COL at SD - Game 3 - Saturday, 10pm ET Broadcast Schedule

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PLAYOFFS
WK
1
Fri, May 6
FINAL/OT
Thunderbirds
13
Rock
14
Fri, May 6
FINAL
Mammoth
16
Roughnecks
12
Sat, May 7
FINAL
FireWolves
5
Bandits
10
Sat, May 7
FINAL
Wings
8
Seals
9
PLAYOFFS
WK
2
Fri, May 13
FINAL
Mammoth
14
Seals
12
Sun, May 15
FINAL
Rock
17
Bandits
18
PLAYOFFS
WK
3
Sat, May 21
FINAL
Bandits
10
Rock
9
Sat, May 21
FINAL/OT
Seals
11
Mammoth
10
PLAYOFFS
WK
4
Sat, May 28
10:00 pm ET
Mammoth
Seals
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NLL Unites – Heritage 

We believe the game of lacrosse should be celebrated, but first it must be understood. You may already be a fan of our league or play yourself, but lacrosse is more than a game. It has a robust history, and in it is the power to heal.

So, come with us on a journey. Learn about its history. The significance it has for Indigenous People. The values it teaches. The responsibility it imposes on us. The way it always has been and will continue to be used to make our communities healthier and more prosperous.  

  • Was lacrosse created by Indigenous People?

    The Indigenous People believe that lacrosse was given to them by the Creator. They call it the Medicine Game. It is both spiritual and healing. Listen to how Lyle, Miles, and Ty Thompson describe the game.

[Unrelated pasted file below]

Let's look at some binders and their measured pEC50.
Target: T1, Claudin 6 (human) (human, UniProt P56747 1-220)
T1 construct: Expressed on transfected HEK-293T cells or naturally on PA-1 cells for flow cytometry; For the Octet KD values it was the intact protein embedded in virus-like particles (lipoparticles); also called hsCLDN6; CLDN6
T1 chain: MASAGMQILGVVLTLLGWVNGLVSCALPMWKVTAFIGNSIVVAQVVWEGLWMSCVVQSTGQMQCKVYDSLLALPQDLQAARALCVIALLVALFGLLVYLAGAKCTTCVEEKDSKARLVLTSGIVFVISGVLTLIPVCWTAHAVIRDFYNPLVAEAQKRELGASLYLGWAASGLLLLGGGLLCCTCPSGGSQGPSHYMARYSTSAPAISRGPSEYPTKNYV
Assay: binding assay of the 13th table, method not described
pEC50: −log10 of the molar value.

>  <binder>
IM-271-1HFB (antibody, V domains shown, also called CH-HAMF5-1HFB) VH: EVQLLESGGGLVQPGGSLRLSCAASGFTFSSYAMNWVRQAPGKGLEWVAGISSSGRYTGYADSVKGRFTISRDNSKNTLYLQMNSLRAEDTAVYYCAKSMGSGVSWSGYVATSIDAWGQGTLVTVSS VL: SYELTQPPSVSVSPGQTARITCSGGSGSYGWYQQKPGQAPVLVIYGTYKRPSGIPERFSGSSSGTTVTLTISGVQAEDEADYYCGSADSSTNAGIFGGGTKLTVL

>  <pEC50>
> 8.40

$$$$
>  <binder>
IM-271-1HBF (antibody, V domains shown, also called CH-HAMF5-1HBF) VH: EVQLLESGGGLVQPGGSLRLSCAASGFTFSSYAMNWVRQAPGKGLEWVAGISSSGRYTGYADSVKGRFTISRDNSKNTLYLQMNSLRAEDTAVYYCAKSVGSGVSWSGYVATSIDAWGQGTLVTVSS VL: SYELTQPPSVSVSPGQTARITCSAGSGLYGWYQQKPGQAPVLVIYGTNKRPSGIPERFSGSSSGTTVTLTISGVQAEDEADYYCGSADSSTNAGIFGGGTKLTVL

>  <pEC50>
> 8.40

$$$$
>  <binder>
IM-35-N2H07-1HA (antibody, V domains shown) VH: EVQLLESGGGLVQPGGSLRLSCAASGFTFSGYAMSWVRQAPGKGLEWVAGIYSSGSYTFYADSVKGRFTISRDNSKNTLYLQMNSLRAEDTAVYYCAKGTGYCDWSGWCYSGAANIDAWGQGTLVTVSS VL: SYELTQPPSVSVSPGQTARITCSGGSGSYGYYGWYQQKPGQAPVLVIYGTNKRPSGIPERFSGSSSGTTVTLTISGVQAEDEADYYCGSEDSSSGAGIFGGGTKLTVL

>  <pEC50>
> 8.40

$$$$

• Why is the wooden stick so important?

    Today, most sticks are made from aluminum, titanium, scandium, alloys, or a carbon fiber composite. But, there is something special and sacred about the wooden stick that has been handmade for centuries. Take a look at the video below.

  • What Tribe(s) used to live and play near my favorite team?

    The game of lacrosse is 1,000 years old. The NLL was founded in 1986. The list below shows the Indigenous People who were playing in your town long before we arrived on the scene. Want to search for more locations? Click here

    Team Territory
    Albany, NY Mohican, Haudenosaunee
    Buffalo, NY Wenrohronon, Haudenosaunee
    Calgary, AB Tsuu T’ina, Blackfoot, Métis , Ktunaxa ɁamakɁis
    Denver, CO Očhéthi Šakówiŋ, Ute, Cheyenne, Arapaho
    Duluth, GA Cherokee, East, Muscogee/Creek
    Fort Worth, TX Wichita, Tawakoni, Comache, Kickapoo, Jumanos
    Hamilton, ON Mississaugas of the Credit First Nation, Mississauga, Haudenosaunee, Attiwonderonk, Anishinabewaki
    Halifax, NS Wabanaki, Mi’kma’ki
    Las Vegas, NV Chemeheuvi, Southern Paiute
    New York, NY Wenrohronon, Haudenosaunee
    Philadelphia, PA Lenni-Lenape
    Rochester, NY Seneca, Haudenosaunee
    San Diego, CA Kumeyaay
    Saskatoon, SK Očhéthi Šakówiŋ, Blackfoot, Métis, Cree
    Vancouver, BC Musqueam, Tsleil-Waututh, Stó:lō, Stz’uminus, Squamish, Hul’quimi’num Treaty Group, Coast Salish

     

    There are hundreds of Tribes that inhabited North America as shown on the interactive map below. Click on it to learn more.

  • What is Every Child Matters/Orange Shirt Day?